The future of the Republican Party: Phoenix rises

Editor’s note: This is the final piece in a four-part series about the future of the Republican Party.

I’ve spent three weeks now being somewhat hard on my own party.

In so doing, I have attempted to diagnose the fundamental problems that are holding back the Republicans from forging a winning coalition that has the capability to dominate electoral politics.

Part of the problem are the simple idiosyncrasies and eccentricities of the last couple presidential elections. Each candidate, on both sides of the aisle, brings unique strengths and weaknesses, which couple with national mood and the dynamics of the race, to produce a unique circumstance that will not again be reproduced.

That was certainly true in 2008 and 2012, as a uniquely talented Democrat with a world-class campaign organization took on weaker Republican candidates and a favorable electoral environment.

Yet to assign Republican losses to that alone would be a disservice.

The first thing a football team does after a loss is review the tape from the preceding game, to see what went wrong. Sober evaluations are conducted to find out why the team lost, and solutions are dreamed up.

There are fundamental problems the party faces that must be confronted if it wants to win again. That is why, despite my own strong partisanship, I’ve spent three weeks telling you what was wrong.

My party has suffered from self delusion that has prevented it from being aware enough to identify its problems. It has lost its ability to connect with voters because it has forgotten that politics is about identity and not ideology. On top of it all, Republicans have put themselves at a tactical disadvantage in the science of campaigning, which has cost them dearly.

So what now?

This may have been a bad election for the GOP, but it was hardly devastating. Both parties have faced much steeper challenges than the Republicans presently face.

Think, for instance, about the immediate aftermath of Watergate. In 1976, the Democrats had an overwhelming win in the Electoral College, together with fewer than 300 seats in the House of Representatives and 61 senators. The Republican brand was badly tarnished, and if there was ever a time one of the major parties would evaporate, that was it.

Yet only four years later, Ronald Reagan won 44 states in the presidential election, and the Senate changed hands.

The point is, the party will rise again, like a Phoenix from its own ashes. The process has already begun.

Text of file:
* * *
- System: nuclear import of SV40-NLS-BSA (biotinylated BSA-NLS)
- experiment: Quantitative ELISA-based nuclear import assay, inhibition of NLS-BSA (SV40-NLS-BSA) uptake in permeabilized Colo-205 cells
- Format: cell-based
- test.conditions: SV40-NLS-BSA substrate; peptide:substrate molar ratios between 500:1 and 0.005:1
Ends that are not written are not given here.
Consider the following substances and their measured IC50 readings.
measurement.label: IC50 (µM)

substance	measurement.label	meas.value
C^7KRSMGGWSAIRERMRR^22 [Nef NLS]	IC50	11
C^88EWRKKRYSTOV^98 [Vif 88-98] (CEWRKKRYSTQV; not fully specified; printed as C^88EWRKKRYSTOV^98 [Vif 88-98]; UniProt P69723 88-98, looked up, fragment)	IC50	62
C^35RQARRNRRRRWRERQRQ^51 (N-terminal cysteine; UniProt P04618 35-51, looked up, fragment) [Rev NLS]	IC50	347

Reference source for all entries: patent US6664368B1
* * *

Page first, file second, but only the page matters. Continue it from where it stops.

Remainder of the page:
A new, pragmatic, results- and ideas-oriented style of Republicanism has already taken hold in dozens of state houses around the country, where laboratories of policy and experimentation are underway from leaders who have the boldness to try.

In addition, there is a new brand of optimistic, serious conservatism in pockets of Washington, where a handful of senators and congressional representatives are offering a counterbalance to the liberal agenda.

These leaders make up the strongest bench of potential presidential candidates that either party has seen in the last 100 years.

They understand that to lead again, the party must offer its own vision for why a voter should vote for them, based on realities faced by real people. Jack Kemp once said, “You don’t beat a thesis with an antithesis; you beat it with a better thesis.” This is something they understand.

When the Republican Party wins again (and it will), people will look back at this period and argue that the GOP identified its problems in 2012 and made a conscious effort to respond to them.

Yet, the writing for change was already on the wall and would have happened with or without an electoral defeat in 2012. Indeed, the march toward a modernized Republican Party was always going to happen, once the generation of Republicans currently 35 and younger took the reins.

This is a generation of people that has understood the party’s fundamental problems for years and has been trying to change them but haven’t had the ability to. Yet. Now, they are beginning to.

More importantly, for the past six years, a variety of next-generation leaders have been developing their identity, ideology and records, and their stamp on the party was always going to be the one that changed it.

In politics, sometimes electoral trends materialize years after they emerge, just as the 2008 Democratic landslide began to manifest itself in 2003.

No self-immolation was necessary to make this transition, and the soul-searching that my party is currently going through is more a psychological exhaust vent of frustration than a real driver of change.

That real change began years ago, and the fruits of that change will soon be apparent. The Phoenix will rise again.

Matthew Gagnon

About Matthew Gagnon

Matthew Gagnon, a Hampden native, is a Republican political operative. He serves as the Director of Digital Strategy for the Republican Governors Association, and has previously worked for Senator Susan Collins and the National Republican Senatorial Committee.